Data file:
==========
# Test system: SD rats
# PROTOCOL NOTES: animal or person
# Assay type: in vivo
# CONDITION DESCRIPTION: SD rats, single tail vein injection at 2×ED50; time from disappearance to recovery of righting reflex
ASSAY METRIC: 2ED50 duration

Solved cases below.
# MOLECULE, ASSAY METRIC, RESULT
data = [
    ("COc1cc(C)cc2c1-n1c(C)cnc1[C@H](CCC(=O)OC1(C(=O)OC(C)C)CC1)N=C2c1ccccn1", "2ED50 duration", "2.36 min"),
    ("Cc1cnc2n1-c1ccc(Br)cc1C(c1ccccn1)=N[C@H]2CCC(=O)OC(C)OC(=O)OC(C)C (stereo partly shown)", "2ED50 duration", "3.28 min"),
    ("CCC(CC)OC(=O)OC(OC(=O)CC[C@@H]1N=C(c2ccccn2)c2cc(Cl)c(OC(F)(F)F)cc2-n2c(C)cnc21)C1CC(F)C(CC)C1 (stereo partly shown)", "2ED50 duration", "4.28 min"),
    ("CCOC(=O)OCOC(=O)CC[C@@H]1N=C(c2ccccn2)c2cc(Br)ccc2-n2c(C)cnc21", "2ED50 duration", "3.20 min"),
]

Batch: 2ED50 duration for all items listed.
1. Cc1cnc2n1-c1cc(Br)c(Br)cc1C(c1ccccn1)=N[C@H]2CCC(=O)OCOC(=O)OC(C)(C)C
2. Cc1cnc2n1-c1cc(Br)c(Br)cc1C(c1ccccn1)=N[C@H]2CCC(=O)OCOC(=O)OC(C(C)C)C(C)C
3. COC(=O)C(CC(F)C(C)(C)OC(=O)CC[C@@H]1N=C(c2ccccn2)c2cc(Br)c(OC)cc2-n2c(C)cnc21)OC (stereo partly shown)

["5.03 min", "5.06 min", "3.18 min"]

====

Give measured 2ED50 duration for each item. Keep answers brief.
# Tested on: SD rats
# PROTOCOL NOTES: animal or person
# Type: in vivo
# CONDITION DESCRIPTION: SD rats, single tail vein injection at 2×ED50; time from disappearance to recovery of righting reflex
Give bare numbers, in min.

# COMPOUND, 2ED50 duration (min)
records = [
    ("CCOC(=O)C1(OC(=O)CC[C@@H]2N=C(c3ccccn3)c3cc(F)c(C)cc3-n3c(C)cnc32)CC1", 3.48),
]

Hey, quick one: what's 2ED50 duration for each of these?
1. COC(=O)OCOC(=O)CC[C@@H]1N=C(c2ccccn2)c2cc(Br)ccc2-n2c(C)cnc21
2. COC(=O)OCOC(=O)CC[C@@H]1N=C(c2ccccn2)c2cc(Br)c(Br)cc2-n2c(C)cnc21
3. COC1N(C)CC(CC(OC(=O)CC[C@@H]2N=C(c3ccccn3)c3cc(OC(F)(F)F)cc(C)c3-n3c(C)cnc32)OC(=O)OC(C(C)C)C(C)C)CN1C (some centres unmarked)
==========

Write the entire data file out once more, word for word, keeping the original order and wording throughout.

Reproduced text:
# Test system: SD rats
# PROTOCOL NOTES: animal or person
# Assay type: in vivo
# CONDITION DESCRIPTION: SD rats, single tail vein injection at 2×ED50; time from disappearance to recovery of righting reflex
ASSAY METRIC: 2ED50 duration

Solved cases below.
# MOLECULE, ASSAY METRIC, RESULT
data = [
    ("COc1cc(C)cc2c1-n1c(C)cnc1[C@H](CCC(=O)OC1(C(=O)OC(C)C)CC1)N=C2c1ccccn1", "2ED50 duration", "2.36 min"),
    ("Cc1cnc2n1-c1ccc(Br)cc1C(c1ccccn1)=N[C@H]2CCC(=O)OC(C)OC(=O)OC(C)C (stereo partly shown)", "2ED50 duration", "3.28 min"),
    ("CCC(CC)OC(=O)OC(OC(=O)CC[C@@H]1N=C(c2ccccn2)c2cc(Cl)c(OC(F)(F)F)cc2-n2c(C)cnc21)C1CC(F)C(CC)C1 (stereo partly shown)", "2ED50 duration", "4.28 min"),
    ("CCOC(=O)OCOC(=O)CC[C@@H]1N=C(c2ccccn2)c2cc(Br)ccc2-n2c(C)cnc21", "2ED50 duration", "3.20 min"),
]

Batch: 2ED50 duration for all items listed.
1. Cc1cnc2n1-c1cc(Br)c(Br)cc1C(c1ccccn1)=N[C@H]2CCC(=O)OCOC(=O)OC(C)(C)C
2. Cc1cnc2n1-c1cc(Br)c(Br)cc1C(c1ccccn1)=N[C@H]2CCC(=O)OCOC(=O)OC(C(C)C)C(C)C
3. COC(=O)C(CC(F)C(C)(C)OC(=O)CC[C@@H]1N=C(c2ccccn2)c2cc(Br)c(OC)cc2-n2c(C)cnc21)OC (stereo partly shown)

["5.03 min", "5.06 min", "3.18 min"]

====

Give measured 2ED50 duration for each item. Keep answers brief.
# Tested on: SD rats
# PROTOCOL NOTES: animal or person
# Type: in vivo
# CONDITION DESCRIPTION: SD rats, single tail vein injection at 2×ED50; time from disappearance to recovery of righting reflex
Give bare numbers, in min.

# COMPOUND, 2ED50 duration (min)
records = [
    ("CCOC(=O)C1(OC(=O)CC[C@@H]2N=C(c3ccccn3)c3cc(F)c(C)cc3-n3c(C)cnc32)CC1", 3.48),
]

Hey, quick one: what's 2ED50 duration for each of these?
1. COC(=O)OCOC(=O)CC[C@@H]1N=C(c2ccccn2)c2cc(Br)ccc2-n2c(C)cnc21
2. COC(=O)OCOC(=O)CC[C@@H]1N=C(c2ccccn2)c2cc(Br)c(Br)cc2-n2c(C)cnc21
3. COC1N(C)CC(CC(OC(=O)CC[C@@H]2N=C(c3ccccn3)c3cc(OC(F)(F)F)cc(C)c3-n3c(C)cnc32)OC(=O)OC(C(C)C)C(C)C)CN1C (some centres unmarked)